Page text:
Appearing quiet and humbled, Tyler Johnson stood at midcourt prior to the scheduled game in Minneapolis North High School’s gymnasium last Saturday afternoon, January 4, as Minneapolis Mayor Jacob Frey presented him with a plaque proclaiming it “Tyler Johnson Day.”
Johnson was also honored at halftime by his former basketball coach Larry McKenzie. He was presented with a plaque as well as having his number 10 jersey retired. “No one at North High will wear no.10 again and its likely few would be able to wear it, because Tyler is one of a kind,” said McKenzie.
Johnson won the Most Valuable Player award at the New Year’s Day Outback Bowl in Tampa, Florida when he wowed a national audience and likely increased his draft status with a record-breaking receiving performance. That performance included a touchdown catch that rated as one of the top plays of this college football season.
His dad, Tyrone Johnson, called it “the divine reception.” After Johnson’s Outback Bowl performance, Gopher Coach P.J. Fleck called him “the greatest receiver in the history of the University of Minnesota.”
The receiver and former North High two-sport star recently finished his career as the University of Minnesota’s all-time leading receiver. He was also honored by North High School at halftime of the game.
Johnson broke Eric Decker’s career receiving yards record with 3,304. He also broke Decker’s single-season receptions record with 86 and holds the Gophers’ single-season records for touchdowns (13) and yards (1,373).
After his record-breaking performance, his Northside community was obviously on his mind. He told MSR contributor Kenneth Foxworth that he was looking forward to coming home where “Everybody supports me and people are proud of me.” He even gave a shout-out to the North Side, saying, “Hats off to my community. I can’t wait to get around that love support.”
Johnson excelled both in the classroom and on the field as he led North High to state championships in basketball and football during his senior season.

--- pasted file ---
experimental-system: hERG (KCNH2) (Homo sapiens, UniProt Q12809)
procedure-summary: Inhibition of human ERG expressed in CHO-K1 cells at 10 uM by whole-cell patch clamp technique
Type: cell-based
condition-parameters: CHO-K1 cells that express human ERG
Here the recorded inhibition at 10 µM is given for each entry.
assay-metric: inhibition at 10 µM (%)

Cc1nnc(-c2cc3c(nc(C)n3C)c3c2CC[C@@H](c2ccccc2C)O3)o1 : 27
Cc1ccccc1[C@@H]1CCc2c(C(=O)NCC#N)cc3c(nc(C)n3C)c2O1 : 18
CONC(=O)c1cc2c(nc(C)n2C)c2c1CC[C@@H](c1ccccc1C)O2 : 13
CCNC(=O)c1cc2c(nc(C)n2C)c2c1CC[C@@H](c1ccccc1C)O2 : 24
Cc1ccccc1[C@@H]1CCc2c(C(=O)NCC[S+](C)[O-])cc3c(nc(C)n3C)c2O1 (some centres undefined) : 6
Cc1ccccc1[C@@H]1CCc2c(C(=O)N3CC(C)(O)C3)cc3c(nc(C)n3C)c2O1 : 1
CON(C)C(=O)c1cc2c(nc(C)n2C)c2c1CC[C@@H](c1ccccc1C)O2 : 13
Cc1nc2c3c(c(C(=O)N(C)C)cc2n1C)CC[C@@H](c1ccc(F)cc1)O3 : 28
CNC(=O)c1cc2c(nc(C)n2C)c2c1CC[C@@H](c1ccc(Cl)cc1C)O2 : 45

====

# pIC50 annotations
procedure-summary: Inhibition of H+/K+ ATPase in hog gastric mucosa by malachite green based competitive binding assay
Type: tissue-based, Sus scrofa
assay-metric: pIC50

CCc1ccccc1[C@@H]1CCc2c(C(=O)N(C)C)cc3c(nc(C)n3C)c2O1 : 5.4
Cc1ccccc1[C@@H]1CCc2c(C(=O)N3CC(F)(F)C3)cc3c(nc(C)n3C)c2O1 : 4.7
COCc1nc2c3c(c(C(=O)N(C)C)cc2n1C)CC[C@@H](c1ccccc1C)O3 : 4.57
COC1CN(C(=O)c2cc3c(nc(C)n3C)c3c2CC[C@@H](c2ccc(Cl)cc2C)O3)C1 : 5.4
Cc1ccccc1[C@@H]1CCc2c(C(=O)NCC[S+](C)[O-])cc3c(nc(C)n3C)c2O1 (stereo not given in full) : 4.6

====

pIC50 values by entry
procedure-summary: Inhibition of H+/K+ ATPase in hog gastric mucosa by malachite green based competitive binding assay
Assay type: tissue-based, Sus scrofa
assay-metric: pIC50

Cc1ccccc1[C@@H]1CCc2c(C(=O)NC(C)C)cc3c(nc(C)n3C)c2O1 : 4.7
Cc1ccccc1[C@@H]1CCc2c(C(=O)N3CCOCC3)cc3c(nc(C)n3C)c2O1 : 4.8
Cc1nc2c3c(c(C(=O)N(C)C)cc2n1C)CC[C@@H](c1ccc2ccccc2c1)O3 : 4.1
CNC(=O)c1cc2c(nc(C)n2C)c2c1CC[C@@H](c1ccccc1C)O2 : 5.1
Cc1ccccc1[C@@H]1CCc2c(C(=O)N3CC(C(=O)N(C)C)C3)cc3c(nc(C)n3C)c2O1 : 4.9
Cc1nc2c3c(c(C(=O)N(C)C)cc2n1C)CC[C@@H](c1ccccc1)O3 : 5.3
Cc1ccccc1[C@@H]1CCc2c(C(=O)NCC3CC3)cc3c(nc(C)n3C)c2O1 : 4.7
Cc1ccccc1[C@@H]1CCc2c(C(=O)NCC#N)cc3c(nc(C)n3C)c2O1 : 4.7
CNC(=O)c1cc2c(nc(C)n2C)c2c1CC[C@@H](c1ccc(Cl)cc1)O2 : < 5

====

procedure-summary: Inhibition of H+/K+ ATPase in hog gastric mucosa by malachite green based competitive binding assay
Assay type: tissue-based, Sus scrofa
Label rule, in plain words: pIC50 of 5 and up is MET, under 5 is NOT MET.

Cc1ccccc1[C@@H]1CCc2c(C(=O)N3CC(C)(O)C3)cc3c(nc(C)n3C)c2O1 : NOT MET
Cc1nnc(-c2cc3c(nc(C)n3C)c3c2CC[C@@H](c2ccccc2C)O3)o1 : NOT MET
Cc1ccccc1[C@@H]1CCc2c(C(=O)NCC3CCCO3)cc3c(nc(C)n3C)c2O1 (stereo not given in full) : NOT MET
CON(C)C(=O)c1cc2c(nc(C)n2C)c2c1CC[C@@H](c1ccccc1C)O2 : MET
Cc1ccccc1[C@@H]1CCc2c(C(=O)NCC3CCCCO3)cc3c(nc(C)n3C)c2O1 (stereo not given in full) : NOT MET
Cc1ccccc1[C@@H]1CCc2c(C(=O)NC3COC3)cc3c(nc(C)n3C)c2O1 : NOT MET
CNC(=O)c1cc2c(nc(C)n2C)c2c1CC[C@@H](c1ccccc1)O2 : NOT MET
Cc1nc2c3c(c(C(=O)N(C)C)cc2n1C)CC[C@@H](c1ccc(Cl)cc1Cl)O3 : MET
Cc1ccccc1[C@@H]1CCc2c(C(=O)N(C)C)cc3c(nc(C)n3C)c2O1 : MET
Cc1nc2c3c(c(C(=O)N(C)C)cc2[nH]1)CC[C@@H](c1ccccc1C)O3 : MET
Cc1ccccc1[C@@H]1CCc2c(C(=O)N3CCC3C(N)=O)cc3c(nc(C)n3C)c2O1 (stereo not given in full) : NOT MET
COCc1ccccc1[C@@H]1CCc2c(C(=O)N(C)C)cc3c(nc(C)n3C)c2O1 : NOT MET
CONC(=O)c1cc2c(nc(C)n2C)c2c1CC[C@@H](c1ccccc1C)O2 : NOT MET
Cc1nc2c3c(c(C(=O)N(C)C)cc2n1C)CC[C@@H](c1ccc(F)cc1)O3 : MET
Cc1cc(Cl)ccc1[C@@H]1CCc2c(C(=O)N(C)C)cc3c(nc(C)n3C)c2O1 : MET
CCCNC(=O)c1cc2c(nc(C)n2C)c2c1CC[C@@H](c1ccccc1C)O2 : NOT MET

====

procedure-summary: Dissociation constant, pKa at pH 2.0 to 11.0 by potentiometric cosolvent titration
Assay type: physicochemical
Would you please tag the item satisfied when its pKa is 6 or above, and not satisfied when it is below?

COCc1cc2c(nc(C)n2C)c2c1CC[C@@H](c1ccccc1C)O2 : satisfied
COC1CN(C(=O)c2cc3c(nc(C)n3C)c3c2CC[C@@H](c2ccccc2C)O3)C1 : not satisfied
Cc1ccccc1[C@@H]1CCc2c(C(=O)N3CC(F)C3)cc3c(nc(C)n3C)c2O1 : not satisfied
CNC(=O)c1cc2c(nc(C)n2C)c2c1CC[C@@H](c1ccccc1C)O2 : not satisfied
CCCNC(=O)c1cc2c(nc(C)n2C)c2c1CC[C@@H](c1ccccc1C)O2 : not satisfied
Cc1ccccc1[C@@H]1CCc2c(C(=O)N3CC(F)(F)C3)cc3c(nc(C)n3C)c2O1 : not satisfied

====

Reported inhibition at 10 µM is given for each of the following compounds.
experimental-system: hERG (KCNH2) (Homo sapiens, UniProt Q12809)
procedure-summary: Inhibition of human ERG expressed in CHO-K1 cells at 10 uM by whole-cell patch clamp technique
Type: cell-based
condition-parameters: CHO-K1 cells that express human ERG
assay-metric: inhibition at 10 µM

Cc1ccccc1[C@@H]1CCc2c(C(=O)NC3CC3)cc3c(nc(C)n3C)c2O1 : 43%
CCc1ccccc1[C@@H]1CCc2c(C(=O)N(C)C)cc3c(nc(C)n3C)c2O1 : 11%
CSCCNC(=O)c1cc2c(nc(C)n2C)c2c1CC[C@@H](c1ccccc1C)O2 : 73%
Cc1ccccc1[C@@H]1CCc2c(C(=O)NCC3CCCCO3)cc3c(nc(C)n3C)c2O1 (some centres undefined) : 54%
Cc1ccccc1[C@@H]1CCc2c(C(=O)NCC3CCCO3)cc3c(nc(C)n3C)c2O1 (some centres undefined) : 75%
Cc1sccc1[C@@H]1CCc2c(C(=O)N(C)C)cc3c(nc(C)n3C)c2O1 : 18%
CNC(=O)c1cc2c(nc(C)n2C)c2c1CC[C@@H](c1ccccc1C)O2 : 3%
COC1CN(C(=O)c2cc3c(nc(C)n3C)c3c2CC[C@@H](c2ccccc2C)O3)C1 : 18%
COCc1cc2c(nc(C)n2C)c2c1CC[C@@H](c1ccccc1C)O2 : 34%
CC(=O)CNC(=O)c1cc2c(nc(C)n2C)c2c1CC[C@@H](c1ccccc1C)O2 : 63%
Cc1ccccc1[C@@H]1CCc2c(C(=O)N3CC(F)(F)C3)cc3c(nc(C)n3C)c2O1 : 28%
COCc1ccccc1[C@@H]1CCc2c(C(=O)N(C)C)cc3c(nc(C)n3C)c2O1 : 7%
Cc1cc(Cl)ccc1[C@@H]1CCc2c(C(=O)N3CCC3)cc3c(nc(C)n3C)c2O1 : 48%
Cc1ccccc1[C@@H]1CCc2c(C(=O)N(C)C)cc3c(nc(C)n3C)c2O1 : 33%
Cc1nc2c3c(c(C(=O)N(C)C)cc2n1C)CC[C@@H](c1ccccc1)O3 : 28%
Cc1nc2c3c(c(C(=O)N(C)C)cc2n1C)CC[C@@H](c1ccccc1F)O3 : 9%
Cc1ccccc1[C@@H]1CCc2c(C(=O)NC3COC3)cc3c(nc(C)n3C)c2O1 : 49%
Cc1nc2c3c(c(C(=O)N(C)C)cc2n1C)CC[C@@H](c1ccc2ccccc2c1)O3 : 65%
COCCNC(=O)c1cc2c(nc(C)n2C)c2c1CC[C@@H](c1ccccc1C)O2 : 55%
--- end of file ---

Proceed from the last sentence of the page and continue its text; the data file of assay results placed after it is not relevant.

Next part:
“He was a key component to the school’s resurrection,” McKenzie said of Johnson, who was one of 64 original students to enroll at North during its revival in 2013. “When he chose to come to North, people followed him. They wanted to play with him.”
“A well-deserved honor for a great young man,” said Charles Adams, Johnson’s former football coach at North, while beaming with pride. “I am extremely proud of him. Adams and McKenzie further expressed admiration not only for Johnson’s accomplishments as a North Polar and Golden Gopher, but also his continued impact since graduating in 2016.
“He always keeps in touch with me and the players,” Adams said. “I would critique his performances in games. He would text and call after our games and show up [to games] whenever he could.”
McKenzie pointed out that despite his continued success at the collegiate level, Johnson has maintained a presence with current members of the boys’ basketball program and beyond. He has on occasion attended football practices to give encouragement to players.
“The players know who he is personally because he comes back whenever he can,” the Hall-of-Fame coach emphasized. “He spends a lot of time interacting with them as well as the community.”
Johnson, whom some observers predict as a first-round NFL pick at wide receiver, joins a long list of student-athletes who have made their mark on the Northside. These include former Polar basketball greats Ben Coleman, Brett McNeal, Khalid El-Amin, Derek Reuben, Mauri Horton and Tamara Moore, as well as Hall-of-Fame girls’ basketball coach Faith Johnson-Patterson.
On schedule to graduate this spring, Johnson joins other outstanding athletes from his Minneapolis North High class of 2016 who will also be obtaining their university degrees, including Edo Walker (Morehouse College), Jamil Jackson Jr. (IUPUI), and Patrick Dembley (University of Texas-Permian Basin).
“That [academic success] is just as important as Tyler’s athletic accomplishments,” McKenzie said while reemphasizing, “He was a key piece to the rebirth of North High School.”
Dr. Mitchell Palmer McDonald welcomes reader responses to firstname.lastname@example.org.
Kenneth Foxworth contributed to this story.